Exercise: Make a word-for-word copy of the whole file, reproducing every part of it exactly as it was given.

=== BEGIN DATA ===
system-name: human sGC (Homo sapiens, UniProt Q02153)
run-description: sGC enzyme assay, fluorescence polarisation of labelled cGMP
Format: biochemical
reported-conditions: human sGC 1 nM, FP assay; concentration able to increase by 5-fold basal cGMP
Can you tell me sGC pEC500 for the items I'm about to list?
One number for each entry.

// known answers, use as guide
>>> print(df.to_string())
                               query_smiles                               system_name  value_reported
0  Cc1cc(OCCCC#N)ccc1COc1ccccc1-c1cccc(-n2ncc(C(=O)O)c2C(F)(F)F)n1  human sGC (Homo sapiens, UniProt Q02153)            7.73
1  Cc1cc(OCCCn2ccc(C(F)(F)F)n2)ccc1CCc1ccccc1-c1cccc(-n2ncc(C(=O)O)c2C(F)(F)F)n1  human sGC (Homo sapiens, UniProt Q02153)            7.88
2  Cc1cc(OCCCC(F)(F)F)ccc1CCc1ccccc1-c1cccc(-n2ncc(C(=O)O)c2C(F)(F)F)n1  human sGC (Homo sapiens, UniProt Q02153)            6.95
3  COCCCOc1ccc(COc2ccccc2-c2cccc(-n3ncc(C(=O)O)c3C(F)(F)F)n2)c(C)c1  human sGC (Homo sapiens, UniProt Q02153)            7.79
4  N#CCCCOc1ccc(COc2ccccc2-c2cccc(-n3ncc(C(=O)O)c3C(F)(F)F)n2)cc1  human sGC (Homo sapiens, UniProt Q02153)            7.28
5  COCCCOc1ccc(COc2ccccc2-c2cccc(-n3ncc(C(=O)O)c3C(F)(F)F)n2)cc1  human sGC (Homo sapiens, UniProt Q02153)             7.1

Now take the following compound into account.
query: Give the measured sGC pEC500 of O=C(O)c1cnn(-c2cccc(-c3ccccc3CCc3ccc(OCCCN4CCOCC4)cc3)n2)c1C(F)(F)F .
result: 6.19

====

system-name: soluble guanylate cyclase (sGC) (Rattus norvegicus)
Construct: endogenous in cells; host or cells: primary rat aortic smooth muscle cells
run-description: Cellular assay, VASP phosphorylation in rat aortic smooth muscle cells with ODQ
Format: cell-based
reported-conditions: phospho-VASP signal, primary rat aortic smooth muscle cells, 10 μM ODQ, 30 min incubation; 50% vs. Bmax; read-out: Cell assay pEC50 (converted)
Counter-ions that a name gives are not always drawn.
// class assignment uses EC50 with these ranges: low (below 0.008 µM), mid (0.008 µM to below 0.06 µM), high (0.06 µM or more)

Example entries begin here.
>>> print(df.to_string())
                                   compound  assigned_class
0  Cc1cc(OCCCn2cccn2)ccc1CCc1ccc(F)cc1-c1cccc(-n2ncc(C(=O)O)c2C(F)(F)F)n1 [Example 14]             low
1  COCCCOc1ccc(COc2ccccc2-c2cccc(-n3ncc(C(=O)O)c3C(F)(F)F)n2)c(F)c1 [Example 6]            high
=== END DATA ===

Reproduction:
system-name: human sGC (Homo sapiens, UniProt Q02153)
run-description: sGC enzyme assay, fluorescence polarisation of labelled cGMP
Format: biochemical
reported-conditions: human sGC 1 nM, FP assay; concentration able to increase by 5-fold basal cGMP
Can you tell me sGC pEC500 for the items I'm about to list?
One number for each entry.

// known answers, use as guide
>>> print(df.to_string())
                               query_smiles                               system_name  value_reported
0  Cc1cc(OCCCC#N)ccc1COc1ccccc1-c1cccc(-n2ncc(C(=O)O)c2C(F)(F)F)n1  human sGC (Homo sapiens, UniProt Q02153)            7.73
1  Cc1cc(OCCCn2ccc(C(F)(F)F)n2)ccc1CCc1ccccc1-c1cccc(-n2ncc(C(=O)O)c2C(F)(F)F)n1  human sGC (Homo sapiens, UniProt Q02153)            7.88
2  Cc1cc(OCCCC(F)(F)F)ccc1CCc1ccccc1-c1cccc(-n2ncc(C(=O)O)c2C(F)(F)F)n1  human sGC (Homo sapiens, UniProt Q02153)            6.95
3  COCCCOc1ccc(COc2ccccc2-c2cccc(-n3ncc(C(=O)O)c3C(F)(F)F)n2)c(C)c1  human sGC (Homo sapiens, UniProt Q02153)            7.79
4  N#CCCCOc1ccc(COc2ccccc2-c2cccc(-n3ncc(C(=O)O)c3C(F)(F)F)n2)cc1  human sGC (Homo sapiens, UniProt Q02153)            7.28
5  COCCCOc1ccc(COc2ccccc2-c2cccc(-n3ncc(C(=O)O)c3C(F)(F)F)n2)cc1  human sGC (Homo sapiens, UniProt Q02153)             7.1

Now take the following compound into account.
query: Give the measured sGC pEC500 of O=C(O)c1cnn(-c2cccc(-c3ccccc3CCc3ccc(OCCCN4CCOCC4)cc3)n2)c1C(F)(F)F .
result: 6.19

====

system-name: soluble guanylate cyclase (sGC) (Rattus norvegicus)
Construct: endogenous in cells; host or cells: primary rat aortic smooth muscle cells
run-description: Cellular assay, VASP phosphorylation in rat aortic smooth muscle cells with ODQ
Format: cell-based
reported-conditions: phospho-VASP signal, primary rat aortic smooth muscle cells, 10 μM ODQ, 30 min incubation; 50% vs. Bmax; read-out: Cell assay pEC50 (converted)
Counter-ions that a name gives are not always drawn.
// class assignment uses EC50 with these ranges: low (below 0.008 µM), mid (0.008 µM to below 0.06 µM), high (0.06 µM or more)

Example entries begin here.
>>> print(df.to_string())
                                   compound  assigned_class
0  Cc1cc(OCCCn2cccn2)ccc1CCc1ccc(F)cc1-c1cccc(-n2ncc(C(=O)O)c2C(F)(F)F)n1 [Example 14]             low
1  COCCCOc1ccc(COc2ccccc2-c2cccc(-n3ncc(C(=O)O)c3C(F)(F)F)n2)c(F)c1 [Example 6]            high